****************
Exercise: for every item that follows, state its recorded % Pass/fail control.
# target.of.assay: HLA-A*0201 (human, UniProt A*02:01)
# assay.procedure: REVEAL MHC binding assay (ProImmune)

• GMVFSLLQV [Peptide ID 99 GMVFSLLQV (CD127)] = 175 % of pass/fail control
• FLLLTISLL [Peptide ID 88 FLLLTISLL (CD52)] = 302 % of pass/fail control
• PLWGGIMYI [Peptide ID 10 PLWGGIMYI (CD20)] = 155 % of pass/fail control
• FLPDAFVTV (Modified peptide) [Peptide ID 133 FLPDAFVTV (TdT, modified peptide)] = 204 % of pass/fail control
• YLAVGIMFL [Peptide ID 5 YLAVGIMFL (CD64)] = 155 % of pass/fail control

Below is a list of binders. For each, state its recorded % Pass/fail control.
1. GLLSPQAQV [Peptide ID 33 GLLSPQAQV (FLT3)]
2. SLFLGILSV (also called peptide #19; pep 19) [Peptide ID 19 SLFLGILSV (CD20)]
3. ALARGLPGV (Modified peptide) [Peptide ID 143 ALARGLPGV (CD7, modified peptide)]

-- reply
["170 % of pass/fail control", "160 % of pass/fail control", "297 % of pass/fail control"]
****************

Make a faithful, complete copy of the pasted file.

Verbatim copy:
Exercise: for every item that follows, state its recorded % Pass/fail control.
# target.of.assay: HLA-A*0201 (human, UniProt A*02:01)
# assay.procedure: REVEAL MHC binding assay (ProImmune)

• GMVFSLLQV [Peptide ID 99 GMVFSLLQV (CD127)] = 175 % of pass/fail control
• FLLLTISLL [Peptide ID 88 FLLLTISLL (CD52)] = 302 % of pass/fail control
• PLWGGIMYI [Peptide ID 10 PLWGGIMYI (CD20)] = 155 % of pass/fail control
• FLPDAFVTV (Modified peptide) [Peptide ID 133 FLPDAFVTV (TdT, modified peptide)] = 204 % of pass/fail control
• YLAVGIMFL [Peptide ID 5 YLAVGIMFL (CD64)] = 155 % of pass/fail control

Below is a list of binders. For each, state its recorded % Pass/fail control.
1. GLLSPQAQV [Peptide ID 33 GLLSPQAQV (FLT3)]
2. SLFLGILSV (also called peptide #19; pep 19) [Peptide ID 19 SLFLGILSV (CD20)]
3. ALARGLPGV (Modified peptide) [Peptide ID 143 ALARGLPGV (CD7, modified peptide)]

-- reply
["170 % of pass/fail control", "160 % of pass/fail control", "297 % of pass/fail control"]